The infrared spectra of soil samples were obtained using attenuated total reflectance (ATR) Fourier Transform Infrared (FTIR) spectroscopy. Frozen soil samples were thawed at room temperature in a chamber filled with inert Argon gas before being gently pressed down on a clean surface of the Germanium crystal in an ATR configuration (Smart Orbit, Thermo Fisher). Infrared light beamed from the interferometer (Nexus 870, Thermo Nicolet) was focused onto the interface between the soil sample and the top surface of the crystal. The sample spectrum was recorded with a spectral resolution of 4 cm-1 and a spectral peak position accuracy of 0.01 cm-1 over the infrared range (400–4,000 cm-1). All spectra were vector-normalized in the biochemical fingerprint region between 1200 and 500 cm-1, subject to multivariate principal components analysis (PCA) and linear discriminant analysis (LDA), according to a previously described approach (Deutsch et al., 2008; Hu et al., 2012). Briefly, PCA and LDA were used to generate new variables (factors) that were linear combinations (i.e., weighted sum) of the original variables (wavenumbers). PCA was applied to the spectra to reduce the hundreds of absorbance intensities at different wavenumbers to a few factors that capture >95% of the variance. We selected nine components based on the 95% of variance explained and the spectral features on the loading plot. LDA was applied to maximize ‘inter-class’ variance over the ‘intra-class’ variance of the factors. We visualized the data in the form of score plots and cluster vector plots.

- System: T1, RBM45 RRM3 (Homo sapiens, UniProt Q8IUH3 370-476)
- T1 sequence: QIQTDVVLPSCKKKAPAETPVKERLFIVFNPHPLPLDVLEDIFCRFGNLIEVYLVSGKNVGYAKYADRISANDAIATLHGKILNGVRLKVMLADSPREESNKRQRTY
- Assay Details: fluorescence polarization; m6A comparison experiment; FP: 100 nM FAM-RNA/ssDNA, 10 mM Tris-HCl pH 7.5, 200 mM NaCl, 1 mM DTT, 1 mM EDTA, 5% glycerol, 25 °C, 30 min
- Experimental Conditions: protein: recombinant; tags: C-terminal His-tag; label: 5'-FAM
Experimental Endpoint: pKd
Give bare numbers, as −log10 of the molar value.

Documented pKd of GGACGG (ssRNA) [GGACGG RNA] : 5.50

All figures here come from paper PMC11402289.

Excitation-Emission Matrix (EEM) Fluorescence Spectroscopy